Stopping Illegal Logging
Why It Matters
Enormous amounts of carbon are released when trees are harvested illegally. Forest trees and other plants soak up carbon dioxide from the atmosphere and store it away as they grow and thrive. Tropical forests alone hold more than 210 gigatons of carbon, seven times the amount emitted each year by human activities.
Habitat for wildlife—including tigers, jaguars and gorillas—is threatened. Eighty percent of the world’s known terrestrial plant and animal species can be found in forests, and tropical rainforests are home to more species than any other terrestrial habitat. A square kilometer of forest may be home to more than 1,000 species.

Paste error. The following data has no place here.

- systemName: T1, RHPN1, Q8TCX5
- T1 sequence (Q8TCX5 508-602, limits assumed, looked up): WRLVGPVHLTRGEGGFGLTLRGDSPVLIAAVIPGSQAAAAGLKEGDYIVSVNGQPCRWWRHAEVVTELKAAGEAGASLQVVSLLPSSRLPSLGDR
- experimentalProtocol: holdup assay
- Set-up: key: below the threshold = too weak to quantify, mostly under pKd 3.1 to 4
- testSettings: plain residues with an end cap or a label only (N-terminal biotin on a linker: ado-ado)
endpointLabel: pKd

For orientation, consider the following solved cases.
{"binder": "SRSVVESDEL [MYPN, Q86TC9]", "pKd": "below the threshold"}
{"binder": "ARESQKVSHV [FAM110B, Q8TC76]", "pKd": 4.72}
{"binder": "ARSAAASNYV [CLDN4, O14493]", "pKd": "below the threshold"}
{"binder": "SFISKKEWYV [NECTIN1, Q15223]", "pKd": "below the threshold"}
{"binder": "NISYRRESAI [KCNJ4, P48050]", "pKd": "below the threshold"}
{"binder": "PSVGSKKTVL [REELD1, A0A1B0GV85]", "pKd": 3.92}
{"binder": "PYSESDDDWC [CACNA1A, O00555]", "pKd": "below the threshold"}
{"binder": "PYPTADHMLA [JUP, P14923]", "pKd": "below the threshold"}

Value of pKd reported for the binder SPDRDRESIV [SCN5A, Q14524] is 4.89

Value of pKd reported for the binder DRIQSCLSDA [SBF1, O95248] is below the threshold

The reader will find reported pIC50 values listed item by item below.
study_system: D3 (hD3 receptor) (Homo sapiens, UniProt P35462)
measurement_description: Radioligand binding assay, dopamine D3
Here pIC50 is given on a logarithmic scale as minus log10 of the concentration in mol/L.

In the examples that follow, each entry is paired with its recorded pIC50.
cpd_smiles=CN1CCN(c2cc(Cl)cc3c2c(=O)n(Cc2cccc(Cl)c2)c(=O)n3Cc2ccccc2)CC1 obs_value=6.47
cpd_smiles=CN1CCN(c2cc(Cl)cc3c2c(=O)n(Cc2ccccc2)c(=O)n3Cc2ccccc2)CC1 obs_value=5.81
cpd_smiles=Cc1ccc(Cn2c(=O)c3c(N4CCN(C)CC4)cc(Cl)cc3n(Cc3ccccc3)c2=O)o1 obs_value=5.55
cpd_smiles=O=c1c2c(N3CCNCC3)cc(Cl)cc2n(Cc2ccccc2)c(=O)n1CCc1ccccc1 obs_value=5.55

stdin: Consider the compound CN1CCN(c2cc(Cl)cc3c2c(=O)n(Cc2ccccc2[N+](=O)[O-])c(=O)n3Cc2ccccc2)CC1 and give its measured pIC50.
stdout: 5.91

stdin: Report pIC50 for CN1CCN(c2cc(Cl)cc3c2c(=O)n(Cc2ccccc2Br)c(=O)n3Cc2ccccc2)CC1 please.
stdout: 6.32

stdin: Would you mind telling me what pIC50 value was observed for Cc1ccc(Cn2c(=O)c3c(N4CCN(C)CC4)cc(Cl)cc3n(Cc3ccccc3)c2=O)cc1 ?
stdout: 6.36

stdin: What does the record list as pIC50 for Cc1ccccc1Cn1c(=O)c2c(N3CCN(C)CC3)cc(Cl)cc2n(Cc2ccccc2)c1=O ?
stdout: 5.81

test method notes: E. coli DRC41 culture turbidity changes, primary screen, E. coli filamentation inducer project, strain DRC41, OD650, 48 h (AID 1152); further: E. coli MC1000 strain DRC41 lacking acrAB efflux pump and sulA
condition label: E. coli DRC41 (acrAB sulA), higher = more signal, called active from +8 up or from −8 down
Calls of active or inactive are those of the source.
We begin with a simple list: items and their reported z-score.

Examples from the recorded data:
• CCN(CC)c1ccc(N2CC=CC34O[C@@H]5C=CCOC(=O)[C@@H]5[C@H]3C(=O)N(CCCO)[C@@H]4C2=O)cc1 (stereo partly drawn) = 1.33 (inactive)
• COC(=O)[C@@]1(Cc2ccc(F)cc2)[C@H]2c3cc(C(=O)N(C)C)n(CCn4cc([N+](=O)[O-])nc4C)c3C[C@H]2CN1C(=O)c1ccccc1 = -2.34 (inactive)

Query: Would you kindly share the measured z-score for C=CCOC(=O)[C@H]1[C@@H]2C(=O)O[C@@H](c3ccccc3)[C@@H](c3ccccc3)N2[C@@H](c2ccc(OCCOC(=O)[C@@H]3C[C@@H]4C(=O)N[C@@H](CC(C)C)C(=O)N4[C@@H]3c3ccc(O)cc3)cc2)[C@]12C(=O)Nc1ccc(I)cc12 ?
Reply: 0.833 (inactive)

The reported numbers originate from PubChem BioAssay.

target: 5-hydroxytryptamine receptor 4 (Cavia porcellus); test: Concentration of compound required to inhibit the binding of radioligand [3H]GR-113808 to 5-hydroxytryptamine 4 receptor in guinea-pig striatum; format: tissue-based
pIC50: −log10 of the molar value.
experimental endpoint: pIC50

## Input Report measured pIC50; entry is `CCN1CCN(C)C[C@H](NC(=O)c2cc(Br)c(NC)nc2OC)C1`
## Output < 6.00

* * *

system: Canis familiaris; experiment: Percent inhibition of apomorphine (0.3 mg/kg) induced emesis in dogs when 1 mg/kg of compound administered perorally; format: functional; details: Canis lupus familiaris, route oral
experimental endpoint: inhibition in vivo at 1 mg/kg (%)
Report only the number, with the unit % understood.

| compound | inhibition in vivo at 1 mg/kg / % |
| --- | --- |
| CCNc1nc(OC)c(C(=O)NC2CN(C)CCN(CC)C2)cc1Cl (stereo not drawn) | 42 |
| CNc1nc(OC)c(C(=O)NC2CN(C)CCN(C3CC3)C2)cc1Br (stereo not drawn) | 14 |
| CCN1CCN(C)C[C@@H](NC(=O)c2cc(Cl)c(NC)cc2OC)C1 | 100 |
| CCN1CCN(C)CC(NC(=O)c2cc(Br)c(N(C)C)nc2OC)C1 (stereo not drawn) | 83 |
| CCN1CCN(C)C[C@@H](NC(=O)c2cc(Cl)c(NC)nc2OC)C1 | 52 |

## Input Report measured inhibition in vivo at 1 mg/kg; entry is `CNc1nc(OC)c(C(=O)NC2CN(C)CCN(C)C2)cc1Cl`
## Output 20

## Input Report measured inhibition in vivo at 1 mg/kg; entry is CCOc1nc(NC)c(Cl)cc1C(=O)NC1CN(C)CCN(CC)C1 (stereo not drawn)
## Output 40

Illegal logging takes a toll on people. Many lose their livelihoods and source of income when illegal logging occurs. Some have died or been threatened trying to expel illegal loggers from forests.
The global illegal timber trade, which is estimated by the United Nations at between $30 billion and $100 billion annually, robs developing countries of tax revenue and lowers the market price of timber from companies that follow the law. In the US, for example, the wood products industry loses as much as $1 billion annually from illegal logging.